Early in the series, during the process of grieving for her mother who recently passed away, Betty attempts to make Don her whole life. That is, she attempts to do what her mother and society have instructed her to do and invest all she is in him and their home. We see Betty with a voracious sexual appetite to the extent that Don even turns her down, preferring to read in bed (Don Draper turning down sex!?). She tells Don that all she waits for each day is for him to return home so that they can be together (have sex). She is in a fog with only one thing to look forward to and as regular viewers know, half of the time Don does not come home at all. While Betty is investing in her husband and her home, Don is destroying those bonds via adultery and lying. He can’t give her what the culture has told her will ultimately fulfill her, and as she has no ability or tools to fulfill herself, we see an incredibly destructive pattern unfold.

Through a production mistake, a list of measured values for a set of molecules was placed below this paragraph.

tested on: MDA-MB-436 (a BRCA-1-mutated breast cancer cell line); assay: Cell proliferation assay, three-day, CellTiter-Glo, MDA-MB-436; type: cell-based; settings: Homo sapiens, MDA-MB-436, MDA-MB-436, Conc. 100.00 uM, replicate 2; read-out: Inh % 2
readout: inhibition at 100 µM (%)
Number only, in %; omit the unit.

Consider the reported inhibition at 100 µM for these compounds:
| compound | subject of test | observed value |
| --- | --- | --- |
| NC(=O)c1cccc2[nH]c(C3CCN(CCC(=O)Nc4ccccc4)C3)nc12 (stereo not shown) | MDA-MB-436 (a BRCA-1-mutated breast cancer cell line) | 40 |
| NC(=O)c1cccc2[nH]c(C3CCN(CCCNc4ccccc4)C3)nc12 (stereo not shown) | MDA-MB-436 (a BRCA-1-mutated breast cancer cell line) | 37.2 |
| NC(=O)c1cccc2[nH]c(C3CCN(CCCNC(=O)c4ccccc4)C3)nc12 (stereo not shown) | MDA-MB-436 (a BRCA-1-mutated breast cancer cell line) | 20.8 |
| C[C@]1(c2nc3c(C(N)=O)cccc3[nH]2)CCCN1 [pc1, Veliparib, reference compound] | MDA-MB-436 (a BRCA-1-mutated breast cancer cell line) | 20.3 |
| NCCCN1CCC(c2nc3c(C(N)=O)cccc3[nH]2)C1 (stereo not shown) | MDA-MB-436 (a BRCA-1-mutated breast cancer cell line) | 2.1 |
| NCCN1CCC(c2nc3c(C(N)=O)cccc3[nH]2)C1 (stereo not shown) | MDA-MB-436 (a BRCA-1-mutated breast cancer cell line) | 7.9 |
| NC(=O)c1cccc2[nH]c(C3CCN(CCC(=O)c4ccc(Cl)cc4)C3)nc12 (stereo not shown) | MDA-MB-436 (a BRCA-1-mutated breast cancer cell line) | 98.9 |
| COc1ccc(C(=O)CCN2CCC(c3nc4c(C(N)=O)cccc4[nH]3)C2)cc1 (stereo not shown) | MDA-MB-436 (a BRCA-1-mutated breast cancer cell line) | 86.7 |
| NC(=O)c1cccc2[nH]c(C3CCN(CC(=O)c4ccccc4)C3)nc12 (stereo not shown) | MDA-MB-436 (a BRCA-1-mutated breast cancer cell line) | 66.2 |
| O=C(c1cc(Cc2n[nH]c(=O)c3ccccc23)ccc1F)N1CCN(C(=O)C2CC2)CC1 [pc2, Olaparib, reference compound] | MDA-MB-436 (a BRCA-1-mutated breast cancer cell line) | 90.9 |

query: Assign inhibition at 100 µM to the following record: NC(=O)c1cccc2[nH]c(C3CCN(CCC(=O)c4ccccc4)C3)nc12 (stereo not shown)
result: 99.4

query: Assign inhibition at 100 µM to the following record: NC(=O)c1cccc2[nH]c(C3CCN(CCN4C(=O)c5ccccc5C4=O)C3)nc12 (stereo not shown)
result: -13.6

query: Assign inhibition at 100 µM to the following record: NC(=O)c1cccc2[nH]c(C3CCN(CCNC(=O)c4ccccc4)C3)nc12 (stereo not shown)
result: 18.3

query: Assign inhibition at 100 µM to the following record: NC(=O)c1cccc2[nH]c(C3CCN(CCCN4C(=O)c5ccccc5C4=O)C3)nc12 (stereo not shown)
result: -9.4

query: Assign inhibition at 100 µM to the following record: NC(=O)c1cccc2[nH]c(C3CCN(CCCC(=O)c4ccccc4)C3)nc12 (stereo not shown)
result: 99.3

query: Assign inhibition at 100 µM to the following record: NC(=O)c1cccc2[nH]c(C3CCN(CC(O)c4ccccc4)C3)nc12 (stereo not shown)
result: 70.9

3. Gilman, Charlotte Perkins. “The Yellow Wallpaper” and Other Stories. Mineola, NY: Dover Publications, 1997. Print.
4. “The Literature of Prescription: Charlotte Perkins Gilman and “The Yellow Wallpaper”” U.S.National Library of Medicine. U.S. National Library of Medicine, 28 Sept. 2009. Web. 10 June 2012. <http://www.nlm.nih.gov/literatureofprescription/b1Literature.html>.
5. Atwood, Margaret. The Edible Woman. New York: Anchor, 1998. Print.
6. Friedan, Betty. The Feminine Mystique. Ringwood, Vic.; Harmondsworth, Eng.: Penguin, 1965. Print.